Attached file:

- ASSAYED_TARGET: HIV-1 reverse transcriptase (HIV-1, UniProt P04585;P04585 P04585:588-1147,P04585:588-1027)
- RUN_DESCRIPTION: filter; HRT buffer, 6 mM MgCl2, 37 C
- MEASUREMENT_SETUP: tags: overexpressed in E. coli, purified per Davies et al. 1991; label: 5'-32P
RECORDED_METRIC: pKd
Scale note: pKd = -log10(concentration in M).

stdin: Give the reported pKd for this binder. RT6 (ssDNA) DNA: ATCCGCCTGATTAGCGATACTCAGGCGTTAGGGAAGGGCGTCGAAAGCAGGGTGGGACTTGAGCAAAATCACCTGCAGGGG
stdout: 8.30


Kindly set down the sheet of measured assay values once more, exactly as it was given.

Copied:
- ASSAYED_TARGET: HIV-1 reverse transcriptase (HIV-1, UniProt P04585;P04585 P04585:588-1147,P04585:588-1027)
- RUN_DESCRIPTION: filter; HRT buffer, 6 mM MgCl2, 37 C
- MEASUREMENT_SETUP: tags: overexpressed in E. coli, purified per Davies et al. 1991; label: 5'-32P
RECORDED_METRIC: pKd
Scale note: pKd = -log10(concentration in M).

stdin: Give the reported pKd for this binder. RT6 (ssDNA) DNA: ATCCGCCTGATTAGCGATACTCAGGCGTTAGGGAAGGGCGTCGAAAGCAGGGTGGGACTTGAGCAAAATCACCTGCAGGGG
stdout: 8.30